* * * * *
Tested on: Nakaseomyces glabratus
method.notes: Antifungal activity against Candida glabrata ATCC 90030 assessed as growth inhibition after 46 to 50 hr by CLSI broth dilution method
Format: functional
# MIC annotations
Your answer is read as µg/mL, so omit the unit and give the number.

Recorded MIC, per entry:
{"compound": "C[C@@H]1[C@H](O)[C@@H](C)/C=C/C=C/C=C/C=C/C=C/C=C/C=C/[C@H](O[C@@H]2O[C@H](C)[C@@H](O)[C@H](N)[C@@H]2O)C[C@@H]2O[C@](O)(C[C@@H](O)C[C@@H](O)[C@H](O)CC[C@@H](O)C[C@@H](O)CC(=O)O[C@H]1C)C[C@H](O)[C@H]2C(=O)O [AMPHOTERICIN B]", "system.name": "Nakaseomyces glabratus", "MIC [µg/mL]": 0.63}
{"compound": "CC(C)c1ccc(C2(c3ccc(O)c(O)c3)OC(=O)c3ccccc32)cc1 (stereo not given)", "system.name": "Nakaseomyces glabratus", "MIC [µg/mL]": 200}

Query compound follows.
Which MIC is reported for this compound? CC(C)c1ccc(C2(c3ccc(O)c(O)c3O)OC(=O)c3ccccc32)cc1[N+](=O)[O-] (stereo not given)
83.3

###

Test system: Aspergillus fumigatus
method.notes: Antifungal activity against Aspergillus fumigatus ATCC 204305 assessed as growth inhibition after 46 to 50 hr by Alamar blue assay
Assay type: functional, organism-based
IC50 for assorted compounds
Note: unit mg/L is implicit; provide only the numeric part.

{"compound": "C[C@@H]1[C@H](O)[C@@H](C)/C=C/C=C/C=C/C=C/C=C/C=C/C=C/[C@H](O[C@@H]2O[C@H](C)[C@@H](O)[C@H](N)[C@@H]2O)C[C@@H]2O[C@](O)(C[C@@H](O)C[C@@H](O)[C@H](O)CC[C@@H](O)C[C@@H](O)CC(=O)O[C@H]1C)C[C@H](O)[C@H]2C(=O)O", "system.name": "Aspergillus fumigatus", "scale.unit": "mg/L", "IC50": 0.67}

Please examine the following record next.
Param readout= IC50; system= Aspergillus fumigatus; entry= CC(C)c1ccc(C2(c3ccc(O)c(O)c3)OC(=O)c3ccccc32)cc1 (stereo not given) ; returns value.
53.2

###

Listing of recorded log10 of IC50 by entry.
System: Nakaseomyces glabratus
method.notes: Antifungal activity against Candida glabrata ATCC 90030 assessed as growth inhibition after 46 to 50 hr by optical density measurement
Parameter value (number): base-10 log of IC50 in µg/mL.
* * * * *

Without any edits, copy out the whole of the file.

Tested on: Nakaseomyces glabratus
method.notes: Antifungal activity against Candida glabrata ATCC 90030 assessed as growth inhibition after 46 to 50 hr by CLSI broth dilution method
Format: functional
# MIC annotations
Your answer is read as µg/mL, so omit the unit and give the number.

Recorded MIC, per entry:
{"compound": "C[C@@H]1[C@H](O)[C@@H](C)/C=C/C=C/C=C/C=C/C=C/C=C/C=C/[C@H](O[C@@H]2O[C@H](C)[C@@H](O)[C@H](N)[C@@H]2O)C[C@@H]2O[C@](O)(C[C@@H](O)C[C@@H](O)[C@H](O)CC[C@@H](O)C[C@@H](O)CC(=O)O[C@H]1C)C[C@H](O)[C@H]2C(=O)O [AMPHOTERICIN B]", "system.name": "Nakaseomyces glabratus", "MIC [µg/mL]": 0.63}
{"compound": "CC(C)c1ccc(C2(c3ccc(O)c(O)c3)OC(=O)c3ccccc32)cc1 (stereo not given)", "system.name": "Nakaseomyces glabratus", "MIC [µg/mL]": 200}

Query compound follows.
Which MIC is reported for this compound? CC(C)c1ccc(C2(c3ccc(O)c(O)c3O)OC(=O)c3ccccc32)cc1[N+](=O)[O-] (stereo not given)
83.3

###

Test system: Aspergillus fumigatus
method.notes: Antifungal activity against Aspergillus fumigatus ATCC 204305 assessed as growth inhibition after 46 to 50 hr by Alamar blue assay
Assay type: functional, organism-based
IC50 for assorted compounds
Note: unit mg/L is implicit; provide only the numeric part.

{"compound": "C[C@@H]1[C@H](O)[C@@H](C)/C=C/C=C/C=C/C=C/C=C/C=C/C=C/[C@H](O[C@@H]2O[C@H](C)[C@@H](O)[C@H](N)[C@@H]2O)C[C@@H]2O[C@](O)(C[C@@H](O)C[C@@H](O)[C@H](O)CC[C@@H](O)C[C@@H](O)CC(=O)O[C@H]1C)C[C@H](O)[C@H]2C(=O)O", "system.name": "Aspergillus fumigatus", "scale.unit": "mg/L", "IC50": 0.67}

Please examine the following record next.
Param readout= IC50; system= Aspergillus fumigatus; entry= CC(C)c1ccc(C2(c3ccc(O)c(O)c3)OC(=O)c3ccccc32)cc1 (stereo not given) ; returns value.
53.2

###

Listing of recorded log10 of IC50 by entry.
System: Nakaseomyces glabratus
method.notes: Antifungal activity against Candida glabrata ATCC 90030 assessed as growth inhibition after 46 to 50 hr by optical density measurement
Parameter value (number): base-10 log of IC50 in µg/mL.